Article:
So I bit my tongue hard enough to taste the metal of my blood, and kept my head bowed, my hands folded, as Friar Lawrence cooed his social graces to Lady Capulet, whose pursed mouth never loosened, and after exacting a promise that Rosaline’s wounds would be tended, led me out and down the stairs.
Tybalt still lounged there, spineless as a cat, and we were forced to edge by him toward the landing. I passed close enough to smell Rosaline’s blood on him, and the heavy, angry stink of his sweat.
I felt a blind, red urge to let fly all the violence within me. My hand twisted and ached with the need to draw the concealed dagger at my waist and plunge it deep into his heart, but the cold, calm part of me reminded me that Rosaline Capulet was no kin of mine.
No kin and never kind, she’d said.
The taste in my mouth changed from blood to ashes as we left the Capulet house, and the doors slammed and bolted behind us.
I was suffocating in the folds of my disguise, and wished desperately to free myself of it, but Friar Lawrence’s hand closed hard on my arm as I tugged at the ropes holding it closed. “Not here,” he said. “You were right to fear for her, but with God’s grace we may have saved her life tonight. Her lady aunt will not wish to have Rosaline murdered this night; they might be within their rights to so dispose of a rebellious girl-child, but they have not the liver for questions the church might bring. She’s safe enough, for now. But our pressing concern now must be intercepting the message she will send on to the abbess.”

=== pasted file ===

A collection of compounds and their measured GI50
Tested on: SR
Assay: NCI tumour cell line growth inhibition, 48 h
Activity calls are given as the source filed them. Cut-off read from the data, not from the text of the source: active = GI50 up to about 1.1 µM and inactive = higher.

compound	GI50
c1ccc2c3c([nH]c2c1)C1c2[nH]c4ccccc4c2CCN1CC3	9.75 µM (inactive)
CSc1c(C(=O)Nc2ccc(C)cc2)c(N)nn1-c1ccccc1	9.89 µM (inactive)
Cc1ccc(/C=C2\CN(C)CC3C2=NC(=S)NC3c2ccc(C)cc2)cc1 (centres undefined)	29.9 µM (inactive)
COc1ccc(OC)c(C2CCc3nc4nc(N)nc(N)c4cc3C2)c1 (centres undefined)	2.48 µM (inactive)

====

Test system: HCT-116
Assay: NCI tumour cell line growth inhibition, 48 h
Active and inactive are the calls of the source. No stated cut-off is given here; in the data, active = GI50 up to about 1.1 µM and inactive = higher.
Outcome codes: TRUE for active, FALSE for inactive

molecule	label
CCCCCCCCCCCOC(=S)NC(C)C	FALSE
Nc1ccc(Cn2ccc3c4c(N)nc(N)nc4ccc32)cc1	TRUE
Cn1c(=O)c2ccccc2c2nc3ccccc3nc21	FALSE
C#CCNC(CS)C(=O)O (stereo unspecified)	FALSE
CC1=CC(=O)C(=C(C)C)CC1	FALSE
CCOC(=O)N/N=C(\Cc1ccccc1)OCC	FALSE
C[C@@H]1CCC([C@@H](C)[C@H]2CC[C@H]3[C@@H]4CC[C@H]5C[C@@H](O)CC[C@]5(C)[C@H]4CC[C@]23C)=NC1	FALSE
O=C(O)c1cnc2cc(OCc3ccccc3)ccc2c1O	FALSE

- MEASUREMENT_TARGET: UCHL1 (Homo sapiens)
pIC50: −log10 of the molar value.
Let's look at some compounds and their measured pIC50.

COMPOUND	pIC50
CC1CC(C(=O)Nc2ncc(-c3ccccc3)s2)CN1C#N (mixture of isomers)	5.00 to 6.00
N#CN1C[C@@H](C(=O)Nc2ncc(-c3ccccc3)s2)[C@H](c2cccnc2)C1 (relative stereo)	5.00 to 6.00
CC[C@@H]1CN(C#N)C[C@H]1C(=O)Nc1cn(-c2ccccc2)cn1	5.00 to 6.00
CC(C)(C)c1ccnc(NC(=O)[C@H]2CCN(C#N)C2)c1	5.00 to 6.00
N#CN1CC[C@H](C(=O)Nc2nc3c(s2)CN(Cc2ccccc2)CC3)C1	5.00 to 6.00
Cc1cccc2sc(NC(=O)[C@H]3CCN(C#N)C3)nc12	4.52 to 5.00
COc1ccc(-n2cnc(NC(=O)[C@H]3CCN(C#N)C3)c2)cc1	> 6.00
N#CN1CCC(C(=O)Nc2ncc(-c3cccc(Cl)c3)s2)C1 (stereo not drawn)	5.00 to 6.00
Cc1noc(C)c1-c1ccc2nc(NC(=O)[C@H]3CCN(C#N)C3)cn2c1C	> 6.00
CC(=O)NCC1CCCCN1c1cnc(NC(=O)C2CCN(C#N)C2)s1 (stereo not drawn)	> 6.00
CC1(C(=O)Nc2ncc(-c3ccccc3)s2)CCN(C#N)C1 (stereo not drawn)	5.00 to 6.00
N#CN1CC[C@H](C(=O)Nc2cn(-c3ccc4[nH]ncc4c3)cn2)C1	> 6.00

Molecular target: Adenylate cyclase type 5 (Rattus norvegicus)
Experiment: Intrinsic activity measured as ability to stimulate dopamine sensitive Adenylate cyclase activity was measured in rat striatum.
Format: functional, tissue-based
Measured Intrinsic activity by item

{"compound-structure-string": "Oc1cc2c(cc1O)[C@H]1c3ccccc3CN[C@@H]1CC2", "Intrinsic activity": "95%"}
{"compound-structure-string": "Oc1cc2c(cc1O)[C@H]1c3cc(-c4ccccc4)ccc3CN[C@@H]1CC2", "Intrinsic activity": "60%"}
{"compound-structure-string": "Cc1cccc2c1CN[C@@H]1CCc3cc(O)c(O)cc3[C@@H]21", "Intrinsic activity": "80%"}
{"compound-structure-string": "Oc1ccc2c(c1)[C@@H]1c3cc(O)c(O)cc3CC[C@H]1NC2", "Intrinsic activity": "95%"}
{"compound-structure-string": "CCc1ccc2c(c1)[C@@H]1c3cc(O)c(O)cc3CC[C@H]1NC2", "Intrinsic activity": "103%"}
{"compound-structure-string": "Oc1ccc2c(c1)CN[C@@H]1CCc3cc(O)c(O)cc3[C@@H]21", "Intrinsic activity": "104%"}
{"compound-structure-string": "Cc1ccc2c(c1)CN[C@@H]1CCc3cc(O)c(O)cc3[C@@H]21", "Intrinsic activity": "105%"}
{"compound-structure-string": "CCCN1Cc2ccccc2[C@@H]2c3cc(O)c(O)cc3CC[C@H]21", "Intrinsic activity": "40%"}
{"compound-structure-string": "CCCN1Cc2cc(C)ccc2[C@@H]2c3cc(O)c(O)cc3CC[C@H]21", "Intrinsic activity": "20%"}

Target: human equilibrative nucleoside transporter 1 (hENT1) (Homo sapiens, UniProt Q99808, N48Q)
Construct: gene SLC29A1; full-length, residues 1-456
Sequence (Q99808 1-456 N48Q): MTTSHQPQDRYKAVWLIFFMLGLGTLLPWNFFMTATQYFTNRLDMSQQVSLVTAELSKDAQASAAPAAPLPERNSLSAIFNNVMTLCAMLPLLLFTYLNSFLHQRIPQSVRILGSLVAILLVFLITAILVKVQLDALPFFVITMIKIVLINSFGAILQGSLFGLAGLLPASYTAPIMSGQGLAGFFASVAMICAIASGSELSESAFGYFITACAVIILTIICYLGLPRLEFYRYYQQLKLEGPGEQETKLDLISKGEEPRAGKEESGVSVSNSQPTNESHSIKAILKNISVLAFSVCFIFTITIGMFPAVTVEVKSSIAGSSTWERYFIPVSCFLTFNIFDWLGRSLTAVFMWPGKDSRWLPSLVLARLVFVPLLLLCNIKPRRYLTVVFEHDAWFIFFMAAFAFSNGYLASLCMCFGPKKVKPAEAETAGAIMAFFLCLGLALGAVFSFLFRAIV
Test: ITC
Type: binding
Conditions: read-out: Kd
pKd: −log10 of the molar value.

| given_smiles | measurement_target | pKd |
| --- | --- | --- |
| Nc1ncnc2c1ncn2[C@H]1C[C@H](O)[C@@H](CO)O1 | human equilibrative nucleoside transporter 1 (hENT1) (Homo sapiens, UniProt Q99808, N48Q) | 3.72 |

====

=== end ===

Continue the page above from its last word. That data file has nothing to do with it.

“I will see to that,” I said. At least it was something to which my skills were well suited, unlike miming a biddable young postulant. “But what reply should we send in its place?”
“If you don’t wish to damage my newly-minted reputation as a prophet, I would suggest it say that I am selected to be the one to escort the Lady Rosaline to her joyous union with Christ. You might mention a saint and a vision or two, as well.”
I did not want Rosaline to be sent within the walls of a cloister, never to see her again, but perhaps it was the best for her; it was undoubtedly the safest. Here, in Verona, she risked her brother’s wrath, which might lead to worse than we’d seen tonight.
Jesu, I wanted him dead.
But I nodded beneath the suffocating weight of the robes, rounded my shoulders in submission I did not feel, and followed Friar Lawrence across the silent, dangerous city.